source:
https://www.huffingtonpost.com/entry/nate-berkus-jeremiah-brent-honoring-fernando_us_56a15f52e4b076aadcc5f6b1

Full Moon

The original article has been published 1/2/2007.
This week, with the great ATMAN TRIBE Festival rocking the Bay
People ask: What happened to the old FULL MOON PARTIES ( FMP) ?

Answer:
Due to strict Government rules Arugam Bay does no longer host a proper, traditional Full Moon Party.
Sorry!
But here is the background:
collage.jpg

The Full Moon Day or ‘Poya Day’ (like today) is not only a very special day on Koh Pang Ngan, but also has a certain relevance to Arugam Bay.
(btw: the 26th December 2004 also was a Poya Day….)

Whilst famous places like Goa and Thailand are (still?!) much more popular, attracting 10,000 or so followers, the monthly events held in Eastern Sri Lanka are almost certainly much older. If you consider the few 1960’s drop outs who came to worship the Full Moon long ago on our nearby most Easterly point of the island.
Going back in history, an official religion was registered in the Netherlands in 1966.
Critics claim that the ‘Full Moonie’ Sect may have been formed to avoid a clamp down by the local authorities at the time. And thereby followers could continue to enjoy the expression of their prescribed rituals which religious freedom guarantees under most Nations constitutions.

In brief, the founder members believed that the Full Moon possesses a certain power over mind and body. This is often been put into popular movies and there may be some element of truth in it if you observe animal behavior during such nights. The Full Moonies believe this energy should be used to meditate and to try and free ones mind – at least once a month to stay in good health.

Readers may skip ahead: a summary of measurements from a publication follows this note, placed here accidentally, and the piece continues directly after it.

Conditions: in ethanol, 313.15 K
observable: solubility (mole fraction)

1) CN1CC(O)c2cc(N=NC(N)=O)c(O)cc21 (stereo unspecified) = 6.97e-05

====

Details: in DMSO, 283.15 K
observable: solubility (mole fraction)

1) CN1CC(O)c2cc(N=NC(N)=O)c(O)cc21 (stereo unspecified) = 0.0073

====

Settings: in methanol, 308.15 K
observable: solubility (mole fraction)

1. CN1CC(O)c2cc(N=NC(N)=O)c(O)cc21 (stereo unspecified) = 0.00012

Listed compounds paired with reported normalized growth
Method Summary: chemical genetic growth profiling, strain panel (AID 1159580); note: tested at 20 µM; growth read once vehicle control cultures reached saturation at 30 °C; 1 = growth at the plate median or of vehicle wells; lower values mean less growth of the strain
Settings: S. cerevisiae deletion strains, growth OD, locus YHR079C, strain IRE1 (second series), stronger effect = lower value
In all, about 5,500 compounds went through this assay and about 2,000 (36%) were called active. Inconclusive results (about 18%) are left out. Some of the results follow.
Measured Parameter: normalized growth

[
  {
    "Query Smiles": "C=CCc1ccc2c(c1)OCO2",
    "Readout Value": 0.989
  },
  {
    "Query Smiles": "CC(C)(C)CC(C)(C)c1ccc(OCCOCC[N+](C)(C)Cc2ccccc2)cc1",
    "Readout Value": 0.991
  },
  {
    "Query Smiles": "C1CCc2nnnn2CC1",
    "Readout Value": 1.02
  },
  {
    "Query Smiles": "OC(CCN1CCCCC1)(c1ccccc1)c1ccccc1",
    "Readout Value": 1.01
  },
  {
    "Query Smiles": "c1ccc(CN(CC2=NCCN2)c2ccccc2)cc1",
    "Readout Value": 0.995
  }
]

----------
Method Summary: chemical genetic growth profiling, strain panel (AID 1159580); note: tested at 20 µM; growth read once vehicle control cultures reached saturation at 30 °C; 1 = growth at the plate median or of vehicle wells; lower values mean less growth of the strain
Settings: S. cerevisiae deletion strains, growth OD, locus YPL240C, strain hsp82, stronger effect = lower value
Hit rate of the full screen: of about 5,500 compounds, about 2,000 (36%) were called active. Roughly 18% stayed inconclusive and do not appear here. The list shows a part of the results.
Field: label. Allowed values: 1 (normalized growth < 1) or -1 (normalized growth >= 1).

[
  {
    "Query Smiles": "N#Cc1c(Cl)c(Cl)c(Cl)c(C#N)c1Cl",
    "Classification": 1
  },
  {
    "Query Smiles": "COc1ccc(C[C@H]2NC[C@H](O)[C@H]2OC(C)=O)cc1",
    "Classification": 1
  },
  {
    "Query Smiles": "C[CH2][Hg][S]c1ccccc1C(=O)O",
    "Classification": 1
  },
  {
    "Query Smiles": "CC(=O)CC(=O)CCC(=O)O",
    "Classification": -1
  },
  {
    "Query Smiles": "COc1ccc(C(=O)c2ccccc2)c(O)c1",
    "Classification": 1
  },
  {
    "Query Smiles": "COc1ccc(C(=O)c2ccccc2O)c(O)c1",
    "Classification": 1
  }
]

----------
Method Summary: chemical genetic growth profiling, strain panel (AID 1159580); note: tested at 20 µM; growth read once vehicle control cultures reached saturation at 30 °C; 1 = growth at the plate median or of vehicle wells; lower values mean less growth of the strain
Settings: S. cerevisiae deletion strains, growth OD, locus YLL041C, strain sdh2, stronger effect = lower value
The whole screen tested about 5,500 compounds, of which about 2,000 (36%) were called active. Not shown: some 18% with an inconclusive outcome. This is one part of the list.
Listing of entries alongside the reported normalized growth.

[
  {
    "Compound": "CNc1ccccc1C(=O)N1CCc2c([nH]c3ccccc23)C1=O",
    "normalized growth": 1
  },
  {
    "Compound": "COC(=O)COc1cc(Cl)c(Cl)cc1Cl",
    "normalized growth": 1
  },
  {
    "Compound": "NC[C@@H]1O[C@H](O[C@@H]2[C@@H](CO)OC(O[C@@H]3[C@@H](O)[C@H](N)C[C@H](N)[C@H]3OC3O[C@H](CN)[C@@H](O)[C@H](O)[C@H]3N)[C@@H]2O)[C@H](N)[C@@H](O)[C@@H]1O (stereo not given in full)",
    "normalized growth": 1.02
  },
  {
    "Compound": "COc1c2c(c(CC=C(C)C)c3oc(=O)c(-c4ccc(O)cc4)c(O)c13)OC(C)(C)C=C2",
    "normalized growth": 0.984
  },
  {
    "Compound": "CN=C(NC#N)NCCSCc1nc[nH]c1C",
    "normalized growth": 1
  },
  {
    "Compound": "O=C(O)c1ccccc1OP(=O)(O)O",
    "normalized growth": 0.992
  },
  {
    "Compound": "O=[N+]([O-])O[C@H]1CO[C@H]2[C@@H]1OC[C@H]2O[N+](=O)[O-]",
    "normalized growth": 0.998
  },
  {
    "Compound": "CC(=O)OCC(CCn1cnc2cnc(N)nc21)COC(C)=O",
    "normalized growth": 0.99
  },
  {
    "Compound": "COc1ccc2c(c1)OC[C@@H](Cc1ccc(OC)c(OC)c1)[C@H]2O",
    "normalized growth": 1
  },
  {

In order to achieve this ‘cleaning of all evils’ from ones soul followers are not permitted to sleep until the sun rises. Other religions stipulate similar body control such as not eating during the day light hours etc.
As staying awake alone might prove difficult for some, stimulants and loud music as well as moderate drink (to free the mind) should be provided by the hosts:
So the first FMP was born in Europe.

In the late 1970’s two founding members decided that the open, fresh, ozone air, the open sea and most important an uncluttered view of the sun rising in the East would add to the spiritual experience.
All this proved rather difficult in marijuana polluted Holland due to cold weather. Also there is little in the way of an Eastern Sea front and the Mini European Nation has not too many palm fringed Bays either…
So a piece of land was purchased on the most Easterly point of Sri Lanka – guaranteeing warm weather, no authority interference and a clear infinite view of the open sea (all the way to Antarctica in fact).

In the beginning, just a handful of followers, first only with guitars and song, then with a car battery and mini sound system staged the ritual 12km North or sometime South of the Bay – in total privacy in one of the the open Bays dotted around Arugam Bay.
Like in Okanda Bay, Peanut Farm and Green Room or The Point at the time.
A camp fire is also a must.
Later, mainly keen surfers from Israel joined the sect as ‘free; members and small generators and better sound systems were added.
Often the music style reflected Trance or Techno as well as Ambiance and Psychedelic sounds – to assist in the holy ritual. Soft Chill-out music always followed towards the end of the session, around sun rise (see below) and Reggae was shunned.